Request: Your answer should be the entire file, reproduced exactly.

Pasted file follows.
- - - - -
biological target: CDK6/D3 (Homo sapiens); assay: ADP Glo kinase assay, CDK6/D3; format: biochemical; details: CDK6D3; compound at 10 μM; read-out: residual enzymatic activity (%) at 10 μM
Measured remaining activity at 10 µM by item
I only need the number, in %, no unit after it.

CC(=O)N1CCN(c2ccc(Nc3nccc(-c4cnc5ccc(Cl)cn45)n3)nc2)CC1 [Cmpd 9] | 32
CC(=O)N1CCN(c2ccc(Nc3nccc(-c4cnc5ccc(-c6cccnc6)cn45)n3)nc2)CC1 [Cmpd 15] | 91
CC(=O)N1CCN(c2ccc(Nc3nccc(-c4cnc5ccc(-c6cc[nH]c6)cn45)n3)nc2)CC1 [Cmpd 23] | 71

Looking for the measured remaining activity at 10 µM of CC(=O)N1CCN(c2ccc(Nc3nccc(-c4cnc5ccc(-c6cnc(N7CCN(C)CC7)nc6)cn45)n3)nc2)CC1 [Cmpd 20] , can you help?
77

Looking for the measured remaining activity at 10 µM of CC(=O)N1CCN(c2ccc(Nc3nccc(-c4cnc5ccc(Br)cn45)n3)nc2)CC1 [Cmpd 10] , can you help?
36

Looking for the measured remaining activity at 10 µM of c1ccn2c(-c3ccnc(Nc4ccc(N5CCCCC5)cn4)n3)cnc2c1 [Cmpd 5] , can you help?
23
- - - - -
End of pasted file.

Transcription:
biological target: CDK6/D3 (Homo sapiens); assay: ADP Glo kinase assay, CDK6/D3; format: biochemical; details: CDK6D3; compound at 10 μM; read-out: residual enzymatic activity (%) at 10 μM
Measured remaining activity at 10 µM by item
I only need the number, in %, no unit after it.

CC(=O)N1CCN(c2ccc(Nc3nccc(-c4cnc5ccc(Cl)cn45)n3)nc2)CC1 [Cmpd 9] | 32
CC(=O)N1CCN(c2ccc(Nc3nccc(-c4cnc5ccc(-c6cccnc6)cn45)n3)nc2)CC1 [Cmpd 15] | 91
CC(=O)N1CCN(c2ccc(Nc3nccc(-c4cnc5ccc(-c6cc[nH]c6)cn45)n3)nc2)CC1 [Cmpd 23] | 71

Looking for the measured remaining activity at 10 µM of CC(=O)N1CCN(c2ccc(Nc3nccc(-c4cnc5ccc(-c6cnc(N7CCN(C)CC7)nc6)cn45)n3)nc2)CC1 [Cmpd 20] , can you help?
77

Looking for the measured remaining activity at 10 µM of CC(=O)N1CCN(c2ccc(Nc3nccc(-c4cnc5ccc(Br)cn45)n3)nc2)CC1 [Cmpd 10] , can you help?
36

Looking for the measured remaining activity at 10 µM of c1ccn2c(-c3ccnc(Nc4ccc(N5CCCCC5)cn4)n3)cnc2c1 [Cmpd 5] , can you help?
23